A COLONY of pink flamingos has reproduced for the first time in Torrevieja’s salt lake, with estimates saying at least 600 chicks have hatched.

Sightings of flamingo nests are rare across the Costa Blanca, with breeding last monitored in the region in Santa Pola back in 2002.

But now experts from Torrevieja council’s environment and lakes department say their new discovery is the ‘largest ever’ breeding site in the Valencian wetlands.

Around a thousand pairs of common flamingos are said to have mated in an isolated area in the centre of the lagoon, with approximately 600 flaminglets being born.

Because of the location of the breeding ground, the baby numbers are an estimate, and the final figure will be worked out after the youngsters have left and the nests can be counted.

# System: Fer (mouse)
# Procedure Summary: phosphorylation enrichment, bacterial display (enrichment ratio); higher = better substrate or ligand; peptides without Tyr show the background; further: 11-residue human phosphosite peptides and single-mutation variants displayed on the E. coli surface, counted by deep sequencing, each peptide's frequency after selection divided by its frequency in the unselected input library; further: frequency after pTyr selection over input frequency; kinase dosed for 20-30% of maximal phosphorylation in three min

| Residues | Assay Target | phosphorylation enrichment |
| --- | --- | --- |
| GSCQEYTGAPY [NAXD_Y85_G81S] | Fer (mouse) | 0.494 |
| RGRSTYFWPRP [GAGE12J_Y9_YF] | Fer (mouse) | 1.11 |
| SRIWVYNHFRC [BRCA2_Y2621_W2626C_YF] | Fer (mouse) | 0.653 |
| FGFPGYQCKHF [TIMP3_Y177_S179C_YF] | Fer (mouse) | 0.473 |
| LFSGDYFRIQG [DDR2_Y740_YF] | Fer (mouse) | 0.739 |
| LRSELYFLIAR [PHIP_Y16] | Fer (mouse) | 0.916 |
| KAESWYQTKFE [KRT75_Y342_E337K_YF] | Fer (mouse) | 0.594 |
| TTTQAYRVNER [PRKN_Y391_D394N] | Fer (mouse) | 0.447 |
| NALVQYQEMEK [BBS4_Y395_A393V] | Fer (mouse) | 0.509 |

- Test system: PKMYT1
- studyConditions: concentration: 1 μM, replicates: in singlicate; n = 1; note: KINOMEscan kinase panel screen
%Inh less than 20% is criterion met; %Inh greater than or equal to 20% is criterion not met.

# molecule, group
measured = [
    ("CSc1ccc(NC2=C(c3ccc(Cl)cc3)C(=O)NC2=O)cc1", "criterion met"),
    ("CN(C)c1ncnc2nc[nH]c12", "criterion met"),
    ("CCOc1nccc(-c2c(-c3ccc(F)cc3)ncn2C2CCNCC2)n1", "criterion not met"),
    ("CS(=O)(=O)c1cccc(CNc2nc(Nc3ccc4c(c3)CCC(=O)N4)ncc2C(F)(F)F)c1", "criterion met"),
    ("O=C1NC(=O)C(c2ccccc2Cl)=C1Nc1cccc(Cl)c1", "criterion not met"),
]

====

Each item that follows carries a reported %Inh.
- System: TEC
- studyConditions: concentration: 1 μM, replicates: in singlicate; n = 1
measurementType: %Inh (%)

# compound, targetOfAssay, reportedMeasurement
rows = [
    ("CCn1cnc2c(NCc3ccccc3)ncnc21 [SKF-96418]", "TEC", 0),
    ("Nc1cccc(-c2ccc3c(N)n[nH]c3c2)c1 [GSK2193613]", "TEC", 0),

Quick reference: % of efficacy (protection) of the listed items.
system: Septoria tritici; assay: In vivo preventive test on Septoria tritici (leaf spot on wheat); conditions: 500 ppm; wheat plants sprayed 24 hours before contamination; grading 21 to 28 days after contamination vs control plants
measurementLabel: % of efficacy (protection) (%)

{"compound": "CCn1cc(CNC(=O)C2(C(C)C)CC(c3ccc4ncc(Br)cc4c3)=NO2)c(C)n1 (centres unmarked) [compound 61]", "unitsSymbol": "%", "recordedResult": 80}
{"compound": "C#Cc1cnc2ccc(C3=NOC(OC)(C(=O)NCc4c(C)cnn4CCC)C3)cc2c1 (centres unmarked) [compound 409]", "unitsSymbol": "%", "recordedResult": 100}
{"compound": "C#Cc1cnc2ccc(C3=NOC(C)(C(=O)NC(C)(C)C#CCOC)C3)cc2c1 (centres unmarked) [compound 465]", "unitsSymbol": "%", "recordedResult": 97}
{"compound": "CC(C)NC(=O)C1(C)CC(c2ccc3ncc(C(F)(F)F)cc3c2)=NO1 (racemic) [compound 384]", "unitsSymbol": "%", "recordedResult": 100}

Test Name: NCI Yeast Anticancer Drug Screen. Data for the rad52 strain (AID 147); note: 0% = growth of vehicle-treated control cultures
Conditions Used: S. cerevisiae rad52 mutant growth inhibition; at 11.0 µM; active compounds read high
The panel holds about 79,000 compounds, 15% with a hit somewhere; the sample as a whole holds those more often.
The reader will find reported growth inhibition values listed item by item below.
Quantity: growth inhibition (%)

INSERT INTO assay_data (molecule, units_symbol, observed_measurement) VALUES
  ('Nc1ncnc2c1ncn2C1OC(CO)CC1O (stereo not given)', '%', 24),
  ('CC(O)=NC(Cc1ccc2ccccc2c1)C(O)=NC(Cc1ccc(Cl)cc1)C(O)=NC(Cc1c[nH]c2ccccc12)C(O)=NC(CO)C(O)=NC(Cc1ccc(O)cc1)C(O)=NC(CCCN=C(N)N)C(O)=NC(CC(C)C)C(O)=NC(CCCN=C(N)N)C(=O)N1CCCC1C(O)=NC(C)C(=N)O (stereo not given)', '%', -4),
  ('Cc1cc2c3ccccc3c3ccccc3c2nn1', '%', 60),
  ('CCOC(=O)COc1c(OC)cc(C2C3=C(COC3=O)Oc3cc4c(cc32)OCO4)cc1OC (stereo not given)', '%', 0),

Early in May, council staff spotted some nests and launched a monitoring operation to make sure that the flamingos were not disturbed.

Heavy rain over recent months has helped to produce more food for the birds, and filled the lakes to capacity.

The perfect breeding ground was also formed when local traffic and overhead flight paths were reduced to nil during the lockdown.

Interestingly, as well as peace and tranquility, flamingos have other requirements in order to reproduce. 

These include a minimum number of other flamingos in the colony and a guarantee of a certain amount of water around their nesting area.

Critical dates for breeding, incubation and hatching have all passed, so authorities are hoping for similar figures next year.

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